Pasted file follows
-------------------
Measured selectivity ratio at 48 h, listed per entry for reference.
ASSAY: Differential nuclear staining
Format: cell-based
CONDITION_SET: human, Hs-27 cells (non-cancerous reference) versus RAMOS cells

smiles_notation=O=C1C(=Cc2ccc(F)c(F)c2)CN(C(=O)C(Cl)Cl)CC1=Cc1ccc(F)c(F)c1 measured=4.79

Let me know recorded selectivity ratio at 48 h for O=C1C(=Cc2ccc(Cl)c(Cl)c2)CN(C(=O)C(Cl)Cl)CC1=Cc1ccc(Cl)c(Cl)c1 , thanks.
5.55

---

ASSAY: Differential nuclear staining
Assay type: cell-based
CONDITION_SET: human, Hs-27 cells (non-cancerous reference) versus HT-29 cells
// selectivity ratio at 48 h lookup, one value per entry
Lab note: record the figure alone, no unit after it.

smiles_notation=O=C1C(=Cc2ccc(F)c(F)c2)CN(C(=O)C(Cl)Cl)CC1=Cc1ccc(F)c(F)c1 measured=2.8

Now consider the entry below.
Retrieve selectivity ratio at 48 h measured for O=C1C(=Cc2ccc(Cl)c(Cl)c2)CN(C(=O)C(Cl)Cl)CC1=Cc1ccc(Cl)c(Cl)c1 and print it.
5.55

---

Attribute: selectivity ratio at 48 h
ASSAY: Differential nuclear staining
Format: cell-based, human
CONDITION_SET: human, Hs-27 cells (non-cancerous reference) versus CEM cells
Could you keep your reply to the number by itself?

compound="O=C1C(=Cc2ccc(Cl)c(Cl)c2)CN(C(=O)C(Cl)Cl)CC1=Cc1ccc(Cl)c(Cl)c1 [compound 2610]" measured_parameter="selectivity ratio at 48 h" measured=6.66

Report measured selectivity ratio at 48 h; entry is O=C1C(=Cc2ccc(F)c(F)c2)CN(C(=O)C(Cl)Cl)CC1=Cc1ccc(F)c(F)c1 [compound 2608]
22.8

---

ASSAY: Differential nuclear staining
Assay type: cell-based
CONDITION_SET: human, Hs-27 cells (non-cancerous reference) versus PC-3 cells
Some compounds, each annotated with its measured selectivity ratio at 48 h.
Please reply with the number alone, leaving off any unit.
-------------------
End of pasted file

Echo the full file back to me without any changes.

Measured selectivity ratio at 48 h, listed per entry for reference.
ASSAY: Differential nuclear staining
Format: cell-based
CONDITION_SET: human, Hs-27 cells (non-cancerous reference) versus RAMOS cells

smiles_notation=O=C1C(=Cc2ccc(F)c(F)c2)CN(C(=O)C(Cl)Cl)CC1=Cc1ccc(F)c(F)c1 measured=4.79

Let me know recorded selectivity ratio at 48 h for O=C1C(=Cc2ccc(Cl)c(Cl)c2)CN(C(=O)C(Cl)Cl)CC1=Cc1ccc(Cl)c(Cl)c1 , thanks.
5.55

---

ASSAY: Differential nuclear staining
Assay type: cell-based
CONDITION_SET: human, Hs-27 cells (non-cancerous reference) versus HT-29 cells
// selectivity ratio at 48 h lookup, one value per entry
Lab note: record the figure alone, no unit after it.

smiles_notation=O=C1C(=Cc2ccc(F)c(F)c2)CN(C(=O)C(Cl)Cl)CC1=Cc1ccc(F)c(F)c1 measured=2.8

Now consider the entry below.
Retrieve selectivity ratio at 48 h measured for O=C1C(=Cc2ccc(Cl)c(Cl)c2)CN(C(=O)C(Cl)Cl)CC1=Cc1ccc(Cl)c(Cl)c1 and print it.
5.55

---

Attribute: selectivity ratio at 48 h
ASSAY: Differential nuclear staining
Format: cell-based, human
CONDITION_SET: human, Hs-27 cells (non-cancerous reference) versus CEM cells
Could you keep your reply to the number by itself?

compound="O=C1C(=Cc2ccc(Cl)c(Cl)c2)CN(C(=O)C(Cl)Cl)CC1=Cc1ccc(Cl)c(Cl)c1 [compound 2610]" measured_parameter="selectivity ratio at 48 h" measured=6.66

Report measured selectivity ratio at 48 h; entry is O=C1C(=Cc2ccc(F)c(F)c2)CN(C(=O)C(Cl)Cl)CC1=Cc1ccc(F)c(F)c1 [compound 2608]
22.8

---

ASSAY: Differential nuclear staining
Assay type: cell-based
CONDITION_SET: human, Hs-27 cells (non-cancerous reference) versus PC-3 cells
Some compounds, each annotated with its measured selectivity ratio at 48 h.
Please reply with the number alone, leaving off any unit.